“It’s no coincidence that the decline of cassettes and the rise of CD burning arose simultaneously,” says Steve Gottlieb, president of the independent label TVT Records.
Despite withering criticism and tremendous hostility at first, once the CD became the chosen format, it quickly became a cash cow, and suddenly all the initial reservations were mysteriously cast aside. Music industry execs willfully revised the history of the proceedings and sang hosannas, claiming they had been in favor of this exciting new technological advance all along. But yet again, they never even considered restraint or long-term consequences.
Or, as it is written,
But see, there is joy and revelry, slaughtering of cattle and killing of sheep, eating of meat and drinking of wine! “Let us eat and drink,” you say, “for tomorrow we die!”
The perverse are hard to be corrected, and the number of fools is infinite.
In the context of modern capitalism, it would be easy to draw parallels.
Cycles of boom and bust have been our fate over the course of centuries, often for identical reasons. The difference between the recording industry and the major power brokers on Wall Street is that much thought is given to keep the system profitable and stable, since its lasting health is of paramount importance to all with a dog in the fight. This doesn’t mean, as we have recently discovered, that the American economy or the Wall Street pirates don’t take dumb risks at times or play fast and loose with otherwise sensible strategies, but most of the time it is fortunately not one unforeseen development away from complete meltdown. Part of the shock among many during our latest financial crisis was that the existing framework, designed to prevent another Great Depression, completely collapsed, and with its demise came the discrediting of theories that had stood unchallenged for years and years. Economists will have their theories and counter-theories for years to come, but in this circumstance, how it happened is not nearly as important as the fact that it did.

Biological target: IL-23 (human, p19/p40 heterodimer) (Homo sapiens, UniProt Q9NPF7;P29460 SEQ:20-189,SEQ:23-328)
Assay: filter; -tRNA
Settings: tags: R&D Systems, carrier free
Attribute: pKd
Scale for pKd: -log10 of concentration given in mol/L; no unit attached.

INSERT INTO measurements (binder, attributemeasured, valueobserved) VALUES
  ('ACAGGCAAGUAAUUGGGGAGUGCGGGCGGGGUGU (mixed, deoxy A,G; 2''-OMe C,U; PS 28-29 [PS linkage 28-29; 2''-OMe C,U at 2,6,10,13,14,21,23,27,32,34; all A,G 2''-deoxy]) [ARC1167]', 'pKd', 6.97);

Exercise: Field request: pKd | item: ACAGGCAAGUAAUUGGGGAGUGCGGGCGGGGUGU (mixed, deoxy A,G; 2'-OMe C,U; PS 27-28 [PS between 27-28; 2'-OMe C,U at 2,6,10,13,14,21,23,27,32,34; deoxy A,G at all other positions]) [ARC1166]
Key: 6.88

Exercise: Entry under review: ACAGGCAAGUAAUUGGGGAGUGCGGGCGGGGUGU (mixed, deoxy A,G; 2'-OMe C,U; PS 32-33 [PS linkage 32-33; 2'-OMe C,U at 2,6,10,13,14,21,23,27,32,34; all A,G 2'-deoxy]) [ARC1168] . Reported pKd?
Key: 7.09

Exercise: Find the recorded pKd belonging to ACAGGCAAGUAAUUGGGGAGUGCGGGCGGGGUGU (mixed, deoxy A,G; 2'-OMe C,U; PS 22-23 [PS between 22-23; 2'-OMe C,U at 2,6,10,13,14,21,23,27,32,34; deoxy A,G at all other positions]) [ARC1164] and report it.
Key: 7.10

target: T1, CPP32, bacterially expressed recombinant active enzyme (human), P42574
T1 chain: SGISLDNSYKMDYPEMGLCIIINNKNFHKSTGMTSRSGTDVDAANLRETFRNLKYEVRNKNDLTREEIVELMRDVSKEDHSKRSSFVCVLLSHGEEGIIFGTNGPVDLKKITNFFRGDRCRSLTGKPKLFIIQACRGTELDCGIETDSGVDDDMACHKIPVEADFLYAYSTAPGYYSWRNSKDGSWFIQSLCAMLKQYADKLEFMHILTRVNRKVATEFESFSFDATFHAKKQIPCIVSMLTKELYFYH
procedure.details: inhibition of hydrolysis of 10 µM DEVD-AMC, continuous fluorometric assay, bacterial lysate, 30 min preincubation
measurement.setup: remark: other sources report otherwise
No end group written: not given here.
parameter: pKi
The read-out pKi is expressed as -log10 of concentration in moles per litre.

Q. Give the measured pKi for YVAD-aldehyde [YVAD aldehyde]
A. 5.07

Any industry reflects in large part its clientele and those under its employ, and musicians don’t tend to be the most fiscally conservative bunch, nor the most inclined to restrain their impulses. Record executives often partied as hard as the acts they signed, which often necessitated a desire to keep pumping out inferior product. And it is for this reason that I believe that the industry has only itself to blame. Indeed, if there were a way for us to rip apart any major corporate entity, I would surely advocate for it. This is a bold pronouncement, and I justify it from a moral stance, since the more I read about the way any massive conglomerate functions, the more it makes me want to take a hot shower. As for the recording industry, major movers and shakers acted like low-level mafioso, and none of them comes across the least bit sympathetic or personable. I believe that the demand for certain services will always exist and since necessity is the mother of invention, someone with a good idea will step forward to satisfy a need. In time, the systems proposed by today’s enterprising soul will probably grow corrupt, but I see human progress as a constant cycle of building up, revising, tearing down when necessary, and then building up again.